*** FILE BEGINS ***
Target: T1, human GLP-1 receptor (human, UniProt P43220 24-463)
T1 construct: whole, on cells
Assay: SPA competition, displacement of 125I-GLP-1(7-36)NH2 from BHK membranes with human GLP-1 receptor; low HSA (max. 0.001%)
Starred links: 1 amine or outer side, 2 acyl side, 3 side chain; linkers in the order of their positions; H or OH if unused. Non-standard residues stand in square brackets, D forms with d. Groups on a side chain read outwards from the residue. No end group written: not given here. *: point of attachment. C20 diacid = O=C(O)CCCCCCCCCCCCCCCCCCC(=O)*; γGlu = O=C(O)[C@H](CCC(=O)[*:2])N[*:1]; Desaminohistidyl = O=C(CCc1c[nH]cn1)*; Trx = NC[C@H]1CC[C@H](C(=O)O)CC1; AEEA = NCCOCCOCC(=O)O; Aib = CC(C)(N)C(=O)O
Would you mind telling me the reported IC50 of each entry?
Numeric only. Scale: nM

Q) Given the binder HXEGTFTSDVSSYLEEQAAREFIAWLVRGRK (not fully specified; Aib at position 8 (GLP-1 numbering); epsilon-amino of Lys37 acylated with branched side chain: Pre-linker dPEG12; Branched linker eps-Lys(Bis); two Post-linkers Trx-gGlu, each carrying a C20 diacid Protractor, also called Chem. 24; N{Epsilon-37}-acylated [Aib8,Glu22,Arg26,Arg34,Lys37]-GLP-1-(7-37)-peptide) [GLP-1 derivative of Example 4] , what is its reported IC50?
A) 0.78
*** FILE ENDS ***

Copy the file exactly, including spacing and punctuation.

Target: T1, human GLP-1 receptor (human, UniProt P43220 24-463)
T1 construct: whole, on cells
Assay: SPA competition, displacement of 125I-GLP-1(7-36)NH2 from BHK membranes with human GLP-1 receptor; low HSA (max. 0.001%)
Starred links: 1 amine or outer side, 2 acyl side, 3 side chain; linkers in the order of their positions; H or OH if unused. Non-standard residues stand in square brackets, D forms with d. Groups on a side chain read outwards from the residue. No end group written: not given here. *: point of attachment. C20 diacid = O=C(O)CCCCCCCCCCCCCCCCCCC(=O)*; γGlu = O=C(O)[C@H](CCC(=O)[*:2])N[*:1]; Desaminohistidyl = O=C(CCc1c[nH]cn1)*; Trx = NC[C@H]1CC[C@H](C(=O)O)CC1; AEEA = NCCOCCOCC(=O)O; Aib = CC(C)(N)C(=O)O
Would you mind telling me the reported IC50 of each entry?
Numeric only. Scale: nM

Q) Given the binder HXEGTFTSDVSSYLEEQAAREFIAWLVRGRK (not fully specified; Aib at position 8 (GLP-1 numbering); epsilon-amino of Lys37 acylated with branched side chain: Pre-linker dPEG12; Branched linker eps-Lys(Bis); two Post-linkers Trx-gGlu, each carrying a C20 diacid Protractor, also called Chem. 24; N{Epsilon-37}-acylated [Aib8,Glu22,Arg26,Arg34,Lys37]-GLP-1-(7-37)-peptide) [GLP-1 derivative of Example 4] , what is its reported IC50?
A) 0.78